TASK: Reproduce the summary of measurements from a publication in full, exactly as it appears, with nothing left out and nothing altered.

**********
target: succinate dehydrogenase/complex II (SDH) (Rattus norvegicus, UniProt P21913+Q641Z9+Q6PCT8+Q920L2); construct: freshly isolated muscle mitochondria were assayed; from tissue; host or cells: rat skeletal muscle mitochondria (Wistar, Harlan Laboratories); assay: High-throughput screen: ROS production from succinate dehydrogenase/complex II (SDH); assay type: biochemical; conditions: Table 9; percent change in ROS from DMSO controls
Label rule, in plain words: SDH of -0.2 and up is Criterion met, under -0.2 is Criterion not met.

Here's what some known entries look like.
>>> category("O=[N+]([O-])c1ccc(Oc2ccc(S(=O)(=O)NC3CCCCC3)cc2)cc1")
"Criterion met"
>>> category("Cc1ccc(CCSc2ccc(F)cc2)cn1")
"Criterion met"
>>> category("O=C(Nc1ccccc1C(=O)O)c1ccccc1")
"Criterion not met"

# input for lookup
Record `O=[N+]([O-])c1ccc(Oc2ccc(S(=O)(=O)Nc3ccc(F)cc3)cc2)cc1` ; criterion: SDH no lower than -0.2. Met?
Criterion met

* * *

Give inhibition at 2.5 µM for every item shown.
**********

target: succinate dehydrogenase/complex II (SDH) (Rattus norvegicus, UniProt P21913+Q641Z9+Q6PCT8+Q920L2); construct: freshly isolated muscle mitochondria were assayed; from tissue; host or cells: rat skeletal muscle mitochondria (Wistar, Harlan Laboratories); assay: High-throughput screen: ROS production from succinate dehydrogenase/complex II (SDH); assay type: biochemical; conditions: Table 9; percent change in ROS from DMSO controls
Label rule, in plain words: SDH of -0.2 and up is Criterion met, under -0.2 is Criterion not met.

Here's what some known entries look like.
>>> category("O=[N+]([O-])c1ccc(Oc2ccc(S(=O)(=O)NC3CCCCC3)cc2)cc1")
"Criterion met"
>>> category("Cc1ccc(CCSc2ccc(F)cc2)cn1")
"Criterion met"
>>> category("O=C(Nc1ccccc1C(=O)O)c1ccccc1")
"Criterion not met"

# input for lookup
Record `O=[N+]([O-])c1ccc(Oc2ccc(S(=O)(=O)Nc3ccc(F)cc3)cc2)cc1` ; criterion: SDH no lower than -0.2. Met?
Criterion met

* * *

Give inhibition at 2.5 µM for every item shown.